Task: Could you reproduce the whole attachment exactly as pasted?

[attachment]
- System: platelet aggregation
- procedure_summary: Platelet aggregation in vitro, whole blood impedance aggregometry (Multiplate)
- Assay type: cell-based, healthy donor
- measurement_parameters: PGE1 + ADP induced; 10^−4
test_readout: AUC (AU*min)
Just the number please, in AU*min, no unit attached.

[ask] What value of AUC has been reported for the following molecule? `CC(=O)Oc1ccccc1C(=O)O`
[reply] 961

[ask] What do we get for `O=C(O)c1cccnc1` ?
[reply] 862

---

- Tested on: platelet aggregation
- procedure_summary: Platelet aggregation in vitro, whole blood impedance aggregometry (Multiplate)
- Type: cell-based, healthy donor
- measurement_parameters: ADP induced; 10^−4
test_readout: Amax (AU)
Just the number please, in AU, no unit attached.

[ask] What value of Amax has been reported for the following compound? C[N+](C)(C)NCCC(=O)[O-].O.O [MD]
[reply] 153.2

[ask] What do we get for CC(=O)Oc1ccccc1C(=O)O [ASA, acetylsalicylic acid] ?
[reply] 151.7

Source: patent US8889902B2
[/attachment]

- System: platelet aggregation
- procedure_summary: Platelet aggregation in vitro, whole blood impedance aggregometry (Multiplate)
- Assay type: cell-based, healthy donor
- measurement_parameters: PGE1 + ADP induced; 10^−4
test_readout: AUC (AU*min)
Just the number please, in AU*min, no unit attached.

[ask] What value of AUC has been reported for the following molecule? `CC(=O)Oc1ccccc1C(=O)O`
[reply] 961

[ask] What do we get for `O=C(O)c1cccnc1` ?
[reply] 862

---

- Tested on: platelet aggregation
- procedure_summary: Platelet aggregation in vitro, whole blood impedance aggregometry (Multiplate)
- Type: cell-based, healthy donor
- measurement_parameters: ADP induced; 10^−4
test_readout: Amax (AU)
Just the number please, in AU, no unit attached.

[ask] What value of Amax has been reported for the following compound? C[N+](C)(C)NCCC(=O)[O-].O.O [MD]
[reply] 153.2

[ask] What do we get for CC(=O)Oc1ccccc1C(=O)O [ASA, acetylsalicylic acid] ?
[reply] 151.7

Source: patent US8889902B2